12.4 Causes for Unemployment

The reluctance of the traditional Arab communities to allow women to work outside their homes stems from religious, social, and economic concerns. Several elements of the local social and economic infra-structure within villages have had an adverse effect on the scope of employment opportunities amongst the Arab village women:

1. The Arab villages are usually satellites of nearby Jewish cities and villages, from which the Arab villages receive their goods and services. Consequently , the Arab villages have not developed their own commercial centers or institutions which provide jobs, particularly for the female Arab work force. Branches of industry in which a relatively high proportion of Arab women are employed, such as the manufacturing industry, were also not developed in the Arab villages. Instead, most of the industrial ventures in the Arab villages were products of small, private ventures which could not absorb large numbers of workers, especially not women. The villages did not receive any work from outside sources other than sewing shops. In contrast to the opportunities offered by outside employers to women in nearby Jewish villages, no employers in advanced industries have been offering work opportunities for the women within villages.

2. Lack of fluency in Hebrew among Arab village women limits the scope of employment opportunities in Israel and decreases their chances of obtaining jobs, particularly in the Jewish cities and villages. Since the same opportunities to learn Hebrew exist for Arab women in both cities and villages, the difference in their levels of proficiency in Hebrew has been attributed to the effect of learning Hebrew in informal settings, namely through direct contact with the Hebrew-speaking Jewish population. Studies indicate that 61% of Arab women speak Hebrew and only 22% of employed Arab women do not speak Hebrew.
Table 12 - Knowledge of Hebrew and Its Effect on Work Participation

Degree of
Participation
Of Those
Who Participate
100%
Of Those
Who Don't
100%
Knowledge or Hebrew
60.9
82.1
46.0
Fluent
17.4
3.8
6.5
Speaking Only
16.9
10.4
19.7
Reading and Writing
4.8
3.4
26.9
None

Source: Natanzon 1996


3. That Arab village women do not take full advantage of the work opportunities available to them can be understood as a result of the traditional Arab lifestyle in which women are largely confined to the home.

12.4 Differences in Employment Patterns Amongst Single & Married Arab Women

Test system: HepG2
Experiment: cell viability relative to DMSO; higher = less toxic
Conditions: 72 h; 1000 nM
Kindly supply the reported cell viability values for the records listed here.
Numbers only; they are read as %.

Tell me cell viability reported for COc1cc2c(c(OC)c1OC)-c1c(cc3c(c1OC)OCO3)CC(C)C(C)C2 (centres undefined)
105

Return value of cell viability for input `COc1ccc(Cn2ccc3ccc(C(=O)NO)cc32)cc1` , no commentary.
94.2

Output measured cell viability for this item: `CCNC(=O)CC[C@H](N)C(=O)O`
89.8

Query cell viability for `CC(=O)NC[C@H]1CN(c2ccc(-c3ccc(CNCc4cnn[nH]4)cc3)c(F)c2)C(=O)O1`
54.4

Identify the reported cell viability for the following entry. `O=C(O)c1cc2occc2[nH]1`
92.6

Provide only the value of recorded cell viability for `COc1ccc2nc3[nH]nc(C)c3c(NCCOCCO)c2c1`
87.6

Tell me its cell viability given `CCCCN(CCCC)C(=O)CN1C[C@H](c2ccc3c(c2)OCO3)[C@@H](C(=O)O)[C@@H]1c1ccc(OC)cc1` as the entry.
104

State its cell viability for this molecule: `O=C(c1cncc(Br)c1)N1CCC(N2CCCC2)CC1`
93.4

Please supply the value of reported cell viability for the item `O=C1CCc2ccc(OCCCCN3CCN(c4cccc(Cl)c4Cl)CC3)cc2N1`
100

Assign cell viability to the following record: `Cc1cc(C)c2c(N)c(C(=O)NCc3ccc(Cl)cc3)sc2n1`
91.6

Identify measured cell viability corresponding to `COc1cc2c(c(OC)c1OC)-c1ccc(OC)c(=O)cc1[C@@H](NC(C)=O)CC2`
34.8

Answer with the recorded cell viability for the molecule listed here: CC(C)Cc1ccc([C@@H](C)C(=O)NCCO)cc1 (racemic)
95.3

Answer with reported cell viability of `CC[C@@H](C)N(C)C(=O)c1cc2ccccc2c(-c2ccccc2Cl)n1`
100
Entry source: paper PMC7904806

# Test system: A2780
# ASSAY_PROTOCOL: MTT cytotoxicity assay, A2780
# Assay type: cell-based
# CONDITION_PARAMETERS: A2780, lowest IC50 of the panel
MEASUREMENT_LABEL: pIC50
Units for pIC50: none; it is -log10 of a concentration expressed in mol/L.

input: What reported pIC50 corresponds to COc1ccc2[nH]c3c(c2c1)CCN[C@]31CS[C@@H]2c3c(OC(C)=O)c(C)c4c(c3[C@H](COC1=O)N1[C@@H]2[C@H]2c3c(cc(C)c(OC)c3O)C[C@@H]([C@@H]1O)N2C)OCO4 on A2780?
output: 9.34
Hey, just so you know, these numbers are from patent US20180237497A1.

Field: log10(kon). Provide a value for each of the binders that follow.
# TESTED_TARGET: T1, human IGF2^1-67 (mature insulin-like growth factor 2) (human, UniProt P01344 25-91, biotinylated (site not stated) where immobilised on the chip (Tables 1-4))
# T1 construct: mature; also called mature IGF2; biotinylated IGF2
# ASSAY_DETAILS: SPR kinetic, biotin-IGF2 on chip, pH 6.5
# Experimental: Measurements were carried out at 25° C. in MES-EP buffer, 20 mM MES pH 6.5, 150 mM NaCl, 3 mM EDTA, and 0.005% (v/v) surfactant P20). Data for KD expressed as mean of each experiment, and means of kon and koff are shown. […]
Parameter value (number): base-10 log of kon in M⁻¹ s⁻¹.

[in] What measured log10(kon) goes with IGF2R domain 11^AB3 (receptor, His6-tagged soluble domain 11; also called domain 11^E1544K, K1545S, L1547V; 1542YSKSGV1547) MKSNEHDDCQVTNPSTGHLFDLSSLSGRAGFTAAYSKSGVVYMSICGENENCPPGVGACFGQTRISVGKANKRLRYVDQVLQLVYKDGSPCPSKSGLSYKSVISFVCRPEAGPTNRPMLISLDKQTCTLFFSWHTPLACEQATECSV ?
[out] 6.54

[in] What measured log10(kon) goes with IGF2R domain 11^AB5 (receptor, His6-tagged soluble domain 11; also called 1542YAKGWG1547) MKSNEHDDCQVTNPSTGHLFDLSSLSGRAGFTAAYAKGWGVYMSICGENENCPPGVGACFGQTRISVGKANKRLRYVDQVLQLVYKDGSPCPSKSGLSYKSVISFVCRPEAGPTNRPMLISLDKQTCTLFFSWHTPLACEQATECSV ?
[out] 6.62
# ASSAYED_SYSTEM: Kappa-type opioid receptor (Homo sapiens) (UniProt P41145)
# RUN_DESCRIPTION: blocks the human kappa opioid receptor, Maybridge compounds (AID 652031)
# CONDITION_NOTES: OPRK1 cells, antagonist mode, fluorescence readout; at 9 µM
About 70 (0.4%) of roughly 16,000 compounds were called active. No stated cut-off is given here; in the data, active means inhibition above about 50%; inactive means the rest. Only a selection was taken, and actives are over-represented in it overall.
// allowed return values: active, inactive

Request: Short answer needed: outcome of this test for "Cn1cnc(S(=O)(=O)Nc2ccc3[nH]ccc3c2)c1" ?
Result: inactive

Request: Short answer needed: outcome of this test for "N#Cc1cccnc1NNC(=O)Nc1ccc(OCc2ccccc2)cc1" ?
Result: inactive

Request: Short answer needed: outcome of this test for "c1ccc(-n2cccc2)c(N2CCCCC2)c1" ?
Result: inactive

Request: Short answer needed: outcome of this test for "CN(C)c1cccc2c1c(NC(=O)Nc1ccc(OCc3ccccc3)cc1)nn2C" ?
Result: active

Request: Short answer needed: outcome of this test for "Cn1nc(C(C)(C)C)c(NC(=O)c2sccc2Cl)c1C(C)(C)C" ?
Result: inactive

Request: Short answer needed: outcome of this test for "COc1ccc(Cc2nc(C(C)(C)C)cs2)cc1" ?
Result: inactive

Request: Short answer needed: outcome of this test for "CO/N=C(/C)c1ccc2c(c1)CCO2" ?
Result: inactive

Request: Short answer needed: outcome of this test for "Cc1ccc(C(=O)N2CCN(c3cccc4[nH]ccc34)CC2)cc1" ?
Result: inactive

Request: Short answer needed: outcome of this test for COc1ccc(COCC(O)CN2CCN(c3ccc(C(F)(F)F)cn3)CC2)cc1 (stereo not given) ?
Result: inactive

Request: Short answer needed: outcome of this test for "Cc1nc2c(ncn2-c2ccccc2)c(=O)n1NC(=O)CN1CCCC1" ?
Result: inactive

The ability to work outside the home can serve as a litmus test for examining the various different in statuses among women in Arab society at different stages of their lives. In the lower socio-economic sectors of Arab society, and especially in large families, single women are considered to be an integral source of income to the family, though often, these single women express dissatisfaction with the fact that their salaries must often be donated entirely to their families. In upper-class sectors of Arab society, the degree of independence which a single Arab woman enjoys is directly related to her parents' status and their attitude towards their daughters as autonomous beings. Thus, the percentage of both single upper-class and lower-class women working is relatively high: upper-class women work because of positive attitudes towards their abilities and role as workers, while the lower-class women work for strictly financial reasons. However, both groups of single Arab women enjoy a greater degree of freedom than married Arab women.

Arab society confers a special social and economic status to married women. For example, women may pursue their education until their wedding, at which point they may only obtain jobs which do not conflict with their ability to raise children. The labor force participation of Arab and Druze women has been found to peak at ages 18-24, and decline with marriage or the birth of a first child. Thus, after marriage, most Arab women lose much of the independence they enjoyed as single women.

Despite the social advancement of Arab women and the increasing openness to women's issues in Arab society, social norms still confine the married women to the role of caretakers of their husbands and children. According to the traditional gender-roles in the Arab family, a married woman is not obliged to take a part in providing the family income as long as there is no economic need for her to work, and as long as the expected compensation for her work outside the home is not significantly higher than the expenses which arise from leaving the house. Currently, most Arab women elect to stay at home and care for their children.